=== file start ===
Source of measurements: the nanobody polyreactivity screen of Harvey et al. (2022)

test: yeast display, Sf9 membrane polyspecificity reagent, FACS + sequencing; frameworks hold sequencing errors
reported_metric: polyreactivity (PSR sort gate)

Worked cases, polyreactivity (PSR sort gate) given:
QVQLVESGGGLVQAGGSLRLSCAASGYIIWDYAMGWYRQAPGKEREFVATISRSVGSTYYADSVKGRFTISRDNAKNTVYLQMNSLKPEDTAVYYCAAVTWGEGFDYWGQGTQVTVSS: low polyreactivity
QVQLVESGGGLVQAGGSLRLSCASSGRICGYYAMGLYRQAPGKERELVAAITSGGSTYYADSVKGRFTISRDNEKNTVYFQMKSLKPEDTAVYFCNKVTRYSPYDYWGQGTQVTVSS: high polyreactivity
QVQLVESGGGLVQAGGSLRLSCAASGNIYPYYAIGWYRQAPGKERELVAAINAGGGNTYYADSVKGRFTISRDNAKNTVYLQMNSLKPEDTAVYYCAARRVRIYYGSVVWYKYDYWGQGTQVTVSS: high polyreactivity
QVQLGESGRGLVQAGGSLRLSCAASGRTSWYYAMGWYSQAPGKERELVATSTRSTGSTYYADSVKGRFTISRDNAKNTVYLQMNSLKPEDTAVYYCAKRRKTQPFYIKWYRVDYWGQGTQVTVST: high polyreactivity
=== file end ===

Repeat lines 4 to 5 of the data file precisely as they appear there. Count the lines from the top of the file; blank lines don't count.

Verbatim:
Worked cases, polyreactivity (PSR sort gate) given:
QVQLVESGGGLVQAGGSLRLSCAASGYIIWDYAMGWYRQAPGKEREFVATISRSVGSTYYADSVKGRFTISRDNAKNTVYLQMNSLKPEDTAVYYCAAVTWGEGFDYWGQGTQVTVSS: low polyreactivity